Conor Lamb, the Democratic candidate for the March 13 special election in Pennsylvania's 18th Congressional District, talks about his campaign at his headquarters in Mount Lebanon, Pa. (Keith Srakocic/AP)

First, Republicans in Pennsylvania’s 18th Congressional District accused Democrat Conor Lamb of supporting Nancy Pelosi for speaker of the House.

Next, they talked up the tax cuts that the GOP had passed through Congress in December.

Most recently, the GOP turned, perhaps desperately, to a different audience — Democrats, some of whom in Allegheny County began receiving cheeky direct mail thanking Lamb for protecting “our Second Amendment rights.”

The race in the 18th District, which was drawn to safely reelect a Republican congressman, only to see him resign last year, has closed to single digits despite an onslaught of Republican spending. On the air and in mailboxes, it has previewed many of the attacks Republicans may use this year to protect their control of the House of Representatives.

Despite Lamb and allies being outspent by Republicans, the GOP’s Rick Saccone lost much of his lead, according to public polls. With President Trump expected make a pre-election campaign stop on March 10 — his second visit to the district — the Pennsylvania race has found Republicans nervously changing both positive messaging and attack lines, with little of it appearing to stick.


State Rep. Rick Saccone, the Republican nominee for the March 13 special election in Pennsylvania's 18th Congressional District, center, talks with campaign workers at his headquarters in Canonsburg, Pa., in February. (Keith Srakocic/AP)

Lamb is hard to pin down on the issues they are throwing at him. At the only televised debate with Saccone, held after the Feb. 14 mass shooting at a high school in Parkland, Fla., Lamb said he favored enhanced background checks but did not want to act hastily on more gun legislation.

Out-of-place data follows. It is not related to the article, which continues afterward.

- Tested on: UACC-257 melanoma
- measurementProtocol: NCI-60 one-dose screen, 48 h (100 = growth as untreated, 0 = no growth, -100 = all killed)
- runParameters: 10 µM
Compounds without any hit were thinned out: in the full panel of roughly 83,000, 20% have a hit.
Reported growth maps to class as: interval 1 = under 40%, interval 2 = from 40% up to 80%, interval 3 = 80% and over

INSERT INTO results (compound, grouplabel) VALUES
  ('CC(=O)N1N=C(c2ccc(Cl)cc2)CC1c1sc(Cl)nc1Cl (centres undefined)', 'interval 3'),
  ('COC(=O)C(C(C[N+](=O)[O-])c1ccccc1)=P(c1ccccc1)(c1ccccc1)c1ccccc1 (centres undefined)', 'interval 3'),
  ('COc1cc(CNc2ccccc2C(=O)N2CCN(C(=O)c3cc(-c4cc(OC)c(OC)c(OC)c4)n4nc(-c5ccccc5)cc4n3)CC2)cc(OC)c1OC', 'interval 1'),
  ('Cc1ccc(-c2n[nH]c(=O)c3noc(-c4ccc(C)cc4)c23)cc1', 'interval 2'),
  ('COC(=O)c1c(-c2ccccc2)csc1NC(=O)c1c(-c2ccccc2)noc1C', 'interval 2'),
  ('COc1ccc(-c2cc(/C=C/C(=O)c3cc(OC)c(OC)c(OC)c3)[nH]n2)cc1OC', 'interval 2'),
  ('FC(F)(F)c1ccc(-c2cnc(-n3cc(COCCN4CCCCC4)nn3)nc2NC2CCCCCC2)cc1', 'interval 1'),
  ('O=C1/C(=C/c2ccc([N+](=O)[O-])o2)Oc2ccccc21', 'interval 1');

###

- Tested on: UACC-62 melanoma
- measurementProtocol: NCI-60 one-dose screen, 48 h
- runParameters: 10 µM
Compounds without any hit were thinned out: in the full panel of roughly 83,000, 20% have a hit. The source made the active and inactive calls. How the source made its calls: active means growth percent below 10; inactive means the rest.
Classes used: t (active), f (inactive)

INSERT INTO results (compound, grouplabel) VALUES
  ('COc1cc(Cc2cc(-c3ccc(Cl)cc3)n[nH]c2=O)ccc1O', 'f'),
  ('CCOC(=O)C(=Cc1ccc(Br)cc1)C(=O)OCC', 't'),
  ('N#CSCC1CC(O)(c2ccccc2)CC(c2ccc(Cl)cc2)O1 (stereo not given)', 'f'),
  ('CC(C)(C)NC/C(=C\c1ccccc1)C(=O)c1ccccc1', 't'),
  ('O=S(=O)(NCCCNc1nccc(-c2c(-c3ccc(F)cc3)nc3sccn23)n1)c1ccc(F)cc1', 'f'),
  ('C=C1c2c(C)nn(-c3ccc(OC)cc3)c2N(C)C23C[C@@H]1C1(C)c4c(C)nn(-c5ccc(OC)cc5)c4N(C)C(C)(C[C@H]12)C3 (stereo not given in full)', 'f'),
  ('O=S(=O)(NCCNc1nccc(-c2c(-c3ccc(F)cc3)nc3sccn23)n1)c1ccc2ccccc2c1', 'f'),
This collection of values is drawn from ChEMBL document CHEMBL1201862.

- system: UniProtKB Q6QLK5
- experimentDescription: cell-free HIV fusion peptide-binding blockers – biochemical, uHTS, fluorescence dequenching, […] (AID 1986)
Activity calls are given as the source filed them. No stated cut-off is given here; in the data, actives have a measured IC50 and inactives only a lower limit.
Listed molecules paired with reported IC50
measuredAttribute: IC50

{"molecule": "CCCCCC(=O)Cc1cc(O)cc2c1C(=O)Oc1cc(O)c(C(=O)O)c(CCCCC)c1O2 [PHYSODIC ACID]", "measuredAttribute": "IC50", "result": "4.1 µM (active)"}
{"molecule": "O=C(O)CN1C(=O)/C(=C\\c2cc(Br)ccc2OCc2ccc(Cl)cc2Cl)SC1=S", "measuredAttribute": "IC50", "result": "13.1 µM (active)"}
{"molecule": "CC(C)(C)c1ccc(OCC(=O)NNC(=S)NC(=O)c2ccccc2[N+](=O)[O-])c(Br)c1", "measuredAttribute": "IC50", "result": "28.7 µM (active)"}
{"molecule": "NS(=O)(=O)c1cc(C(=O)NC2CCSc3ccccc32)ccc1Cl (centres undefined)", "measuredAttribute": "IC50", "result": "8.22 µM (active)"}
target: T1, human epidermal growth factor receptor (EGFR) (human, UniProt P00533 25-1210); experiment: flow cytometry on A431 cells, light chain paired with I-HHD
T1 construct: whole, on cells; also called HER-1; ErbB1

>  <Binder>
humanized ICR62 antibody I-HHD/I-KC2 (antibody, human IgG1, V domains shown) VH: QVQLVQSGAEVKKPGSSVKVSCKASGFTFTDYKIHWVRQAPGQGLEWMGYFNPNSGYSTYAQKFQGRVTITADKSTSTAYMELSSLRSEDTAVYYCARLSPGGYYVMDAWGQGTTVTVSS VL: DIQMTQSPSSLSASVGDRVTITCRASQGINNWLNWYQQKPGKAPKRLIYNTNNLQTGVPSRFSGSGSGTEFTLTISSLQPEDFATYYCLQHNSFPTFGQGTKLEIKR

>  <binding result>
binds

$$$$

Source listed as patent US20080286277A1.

He also has declared that he won’t support Pelosi for speaker. He is not ready for universal Medicare or a $15-an-hour minimum wage.

On Thursday, the administration offered Saccone a possible boost by announcing new tariffs on foreign steel. In a statement, Saccone’s campaign endorsed the proposal, saying that the candidate “supports free trade as long as its fair” and that “if other countries aren’t playing by the rules and tariffs are needed to protect steel and aluminum jobs in Southwestern Pennsylvania, Rick would support those measures.”

But other Republicans say they are not counting on that policy to sink Lamb.

Lamb has also gone on the ­attack in his five-minute stump speech. “Dark money,” he says, is distorting the election in the 18th District, while his donors are spending an average of $33 per person to stop them.

“We hear they’re going to spend almost $1 million every single day until the election on March 13,” Lamb said Wednesday night at an Irish-themed, open-bar rally in Pittsburgh’s suburbs. “They’ve lied about my record. They’ve lied about my opponent’s record. They’re trying to drown out the truth and drown out your voice.”

Saccone, a conservative member of the Pennsylvania House, argued in an interview that the Democrat was evading some attacks by refusing to take clear positions. Lamb was from the wrong party in a district that gave Trump a 19-point victory in 2016, and on a good day, he was able to blur his associations with national Democrats, Saccone said. His surrogates in the race — Rep. Joe Kennedy (D-Mass.), former Maryland governor Martin O’Malley, and next week former vice president Joe Biden — are not associated with the party’s left.

“Conor the chameleon has been trying to pretend he’s somebody he isn’t, since the beginning,” Saccone said. “He goes wherever the polls tell him.”